Survey: 34 million Americans know people who die due to lack of funds for treatment
According to the survey, many Americans among their acquaintances had those who, having no funds for treatment, paid their lives. The study found: 34 million Americans believe that over the past 5 years they lost someone in this way. Writes about it Gixmodo.
The survey was conducted in September this year by Gallup together with West Health, a non-profit organization. Slightly fewer than 1100 people over the age of 18 in all 50 states and the District of Columbia answered various questions related to drug prices and the availability of health care.
One of the questions was: “Over the past five years, someone from your environment, a friend or family member, died after not receiving the necessary treatment due to an inability to pay for it?”
Thirteen percent of respondents said yes, which would be 34 million Americans if the results were representative of the current US population. But even this can be an underestimation of how often this happens, because we can not always be aware of the financial and medical problems of our loved ones.
Data from other studies
Another study found that tens of thousands of Americans die every year due to a complete lack of health insurance, while up to 45 millions of Americans cannot afford the necessary insurance plan. Both the level of uninsured and the level of uninsurance have grown over the past few years after the modest improvements observed after the implementation of the Affordable Care Act.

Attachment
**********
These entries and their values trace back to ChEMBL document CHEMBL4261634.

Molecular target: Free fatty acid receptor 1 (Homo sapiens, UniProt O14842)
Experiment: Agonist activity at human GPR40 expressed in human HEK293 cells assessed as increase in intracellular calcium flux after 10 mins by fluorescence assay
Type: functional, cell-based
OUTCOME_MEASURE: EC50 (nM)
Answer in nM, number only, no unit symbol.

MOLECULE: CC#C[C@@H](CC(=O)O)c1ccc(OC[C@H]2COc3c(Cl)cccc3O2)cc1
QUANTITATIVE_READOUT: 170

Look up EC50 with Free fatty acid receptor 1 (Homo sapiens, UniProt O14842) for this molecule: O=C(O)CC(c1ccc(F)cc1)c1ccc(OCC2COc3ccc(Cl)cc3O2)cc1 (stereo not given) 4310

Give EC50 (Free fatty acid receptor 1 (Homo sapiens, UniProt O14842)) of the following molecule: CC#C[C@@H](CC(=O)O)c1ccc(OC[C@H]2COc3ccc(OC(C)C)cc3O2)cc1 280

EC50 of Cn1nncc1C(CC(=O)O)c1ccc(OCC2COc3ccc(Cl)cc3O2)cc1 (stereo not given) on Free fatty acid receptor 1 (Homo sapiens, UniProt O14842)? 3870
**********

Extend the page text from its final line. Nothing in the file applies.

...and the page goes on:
These trends are connected with several things: general rising health care costs, employers are switching to more expensive insurance plans for employees, low income growth, and as a result, more and more people are postponing the necessary treatment for later.
In the same survey, 22,9 percent (approximately 58 million adult Americans) reported that they could not pay for their drugs at least once in the last 12 months.
The sample size of 1100 people is relatively modest for a national representative survey. But some of the findings coincide with a larger survey, in which 3500 adults participated. He also showed that many Americans find it difficult to balance their healthcare and finance costs. According to the estimates of this survey, 18,9 percent of the respondents could not afford to buy medicine at least once in the 2018 year, while 45 percent were afraid that they might go bankrupt in case of a serious illness.
Finding a solution to the problem
“These realities sharply emphasize the significant practical implications of drug prices for U.S. residents, as well as the effects of actions or inaction on healthcare,” writes Dan Witters, analyst and research director for the Gallup-Sharecare welfare index.
Despite the promised efforts of the Trump administration to lower drug prices and health care costs, most people do not feel this. In response to the question of how much they feel the Trump administration’s progress in “limiting the rising cost of prescription drugs in the United States,” two-thirds of respondents said they didn’t or didn’t feel it at all.
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